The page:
Supermassive black hole gives up its secrets

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More than 50 years ago, scientists saw that there was something very bright at the centre of our galaxy. That bright object was long thought to be the Milky Way’s central supermassive black hole, named Sagittarius A, which has a gravitational pull strong enough to make stars orbit around it very quickly. Stars close to Sagittarius A orbit as fast as 20 years. In contrast, our solar system takes about 230 million years to circle the centre of the galaxy.

Supermassive black hole gives up its secrets

Now, a consortium of European institutions has not only confirmed that the object at the centre of our galaxy is, as has long been assumed, a supermassive black hole, but that there is material orbiting very close to the black hole’s event horizon, the point at which even light can't escape the black hole's grasp. This is first time material has been observed orbiting close to the point of no return, and offers the most detailed observations yet of material orbiting this close to a black hole.

The European Space Organisation’s GRAVITY instrument on the Very Large Telescope (VLT) Interferometer was used to see the activity around Sagittarius A. GRAVITY combines the light from four telescopes from the VLT to create a virtual super-telescope 130 metres in diameter. Considering that we are 26 000 light-years (or 245 trillion kilometres) away, this makes seeing anything an amazing achievement, despite the fact that Sagittarius A has four million times the mass of our sun, meaning that the black hole is about 44 million kilometres across.

While some matter in the accretion disc (the belt of gas orbiting Sagittarius A) can orbit the black hole safely, anything that gets too close is doomed to be pulled beyond the event horizon. There are a few types of gases that make up parts of this accretion disk, and scientists previously have only identified some of the the very hot ones. Because these gases are so hot (about 10 million degrees Celsius), they give off X-rays that researchers could easily detect.  Now the team found that the accretion disk also has cooler hydrogen gas. The radiation in the area causes hydrogen atoms to constantly lose and gain their electrons, an activity that releases weak radio waves.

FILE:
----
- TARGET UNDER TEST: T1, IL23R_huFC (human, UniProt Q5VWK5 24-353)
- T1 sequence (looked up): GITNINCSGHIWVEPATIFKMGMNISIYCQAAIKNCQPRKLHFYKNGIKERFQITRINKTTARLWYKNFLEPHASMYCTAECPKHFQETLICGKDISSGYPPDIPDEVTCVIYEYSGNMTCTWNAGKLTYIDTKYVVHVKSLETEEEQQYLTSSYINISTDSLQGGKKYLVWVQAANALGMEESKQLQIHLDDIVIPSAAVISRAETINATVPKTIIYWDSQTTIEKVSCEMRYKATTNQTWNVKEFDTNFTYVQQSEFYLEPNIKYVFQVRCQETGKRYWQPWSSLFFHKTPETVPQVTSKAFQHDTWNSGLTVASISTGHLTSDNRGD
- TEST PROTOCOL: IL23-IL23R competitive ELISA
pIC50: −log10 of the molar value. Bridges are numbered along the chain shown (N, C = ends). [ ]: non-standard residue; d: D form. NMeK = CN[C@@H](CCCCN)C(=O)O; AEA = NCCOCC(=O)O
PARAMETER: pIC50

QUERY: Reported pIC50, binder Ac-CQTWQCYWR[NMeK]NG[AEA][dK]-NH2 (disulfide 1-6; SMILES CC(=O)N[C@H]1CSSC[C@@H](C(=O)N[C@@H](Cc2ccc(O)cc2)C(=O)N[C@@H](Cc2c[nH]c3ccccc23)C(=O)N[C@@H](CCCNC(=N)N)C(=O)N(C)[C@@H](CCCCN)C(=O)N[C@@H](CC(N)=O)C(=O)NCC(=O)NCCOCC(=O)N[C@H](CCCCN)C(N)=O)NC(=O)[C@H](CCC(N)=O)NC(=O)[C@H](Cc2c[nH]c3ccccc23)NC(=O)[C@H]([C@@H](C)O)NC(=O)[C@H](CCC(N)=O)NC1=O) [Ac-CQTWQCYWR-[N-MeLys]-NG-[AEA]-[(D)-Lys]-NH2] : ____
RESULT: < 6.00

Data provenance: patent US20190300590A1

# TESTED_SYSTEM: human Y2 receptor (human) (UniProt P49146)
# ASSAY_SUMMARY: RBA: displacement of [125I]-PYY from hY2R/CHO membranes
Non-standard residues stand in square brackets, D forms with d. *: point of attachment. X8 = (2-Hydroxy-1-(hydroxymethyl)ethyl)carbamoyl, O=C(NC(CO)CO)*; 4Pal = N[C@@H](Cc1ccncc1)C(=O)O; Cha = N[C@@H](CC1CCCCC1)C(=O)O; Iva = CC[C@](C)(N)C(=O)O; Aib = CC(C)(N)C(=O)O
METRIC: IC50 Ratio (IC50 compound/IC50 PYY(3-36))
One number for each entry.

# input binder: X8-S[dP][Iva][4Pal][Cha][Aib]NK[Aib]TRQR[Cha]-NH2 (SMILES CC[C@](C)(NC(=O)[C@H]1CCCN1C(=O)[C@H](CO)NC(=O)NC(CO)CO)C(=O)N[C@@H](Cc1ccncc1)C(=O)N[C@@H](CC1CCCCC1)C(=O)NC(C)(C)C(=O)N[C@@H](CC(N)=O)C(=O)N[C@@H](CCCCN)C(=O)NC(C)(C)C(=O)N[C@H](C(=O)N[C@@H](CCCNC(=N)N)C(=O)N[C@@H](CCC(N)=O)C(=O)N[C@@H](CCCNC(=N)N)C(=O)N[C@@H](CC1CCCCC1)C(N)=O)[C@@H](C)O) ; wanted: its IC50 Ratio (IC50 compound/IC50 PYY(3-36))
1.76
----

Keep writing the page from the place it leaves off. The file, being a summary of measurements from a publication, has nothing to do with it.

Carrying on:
The cool hydrogen ring is about a hundredth of a light-year away from the black hole's event horizon, and contains an amount of hydrogen equivalent to a tenth of the mass of Jupiter, the scientists said. Because of the Doppler effect, which makes light from objects moving toward our planet look slightly bluer, and light from objects moving away from our planet look slightly redder, the researchers concluded that the gas is rotating around the black hole at roughly 30% of the speed of light.

This research was undertaken by scientists from the Max Planck Institute for Extraterrestrial Physics (MPE), the Observatoire de Paris, the Université Grenoble Alpes, CNRS, the Max Planck Institute for Astronomy, the University of Cologne, the Portuguese CENTRA – Centro de Astrosica e Gravitação and the European Space Agency, and it backs the findings of another team of researchers from the Instituto de Astrofisica de Canarias (IAC) in the Canary Islands. Last year, the second team analysed the gas in the galactic winds blown about by black holes and found that the gas in the winds, known as active galactic nuclei (AGN), can reach velocities of thousands of kilometres per second.

They have theorised that when black holes grow rapidly it is because they consume the material in the galaxy at a high rate. This causes the generation of enormous galactic winds, and particularly powerful AGN's generate quasars which are capable of obliterating the material at the centre of galaxies and preventing new stars from forming there.

Studying the winds of ionised and molecular gas from Sagittarius A’s quasar by using the infrared range, the scientists found that they don't always show similar properties. Their data revealed that the ionised wind is even faster than the molecular wind, reaching velocities of up to 1 200km per second.

While both teams believe these winds have a direct effect on how black holes impact the development of the galaxies around them, they don’t fully understood how. With further study, there’s no doubt that they will be able to draw more theories and correlations, helping us understand our universe a little better.

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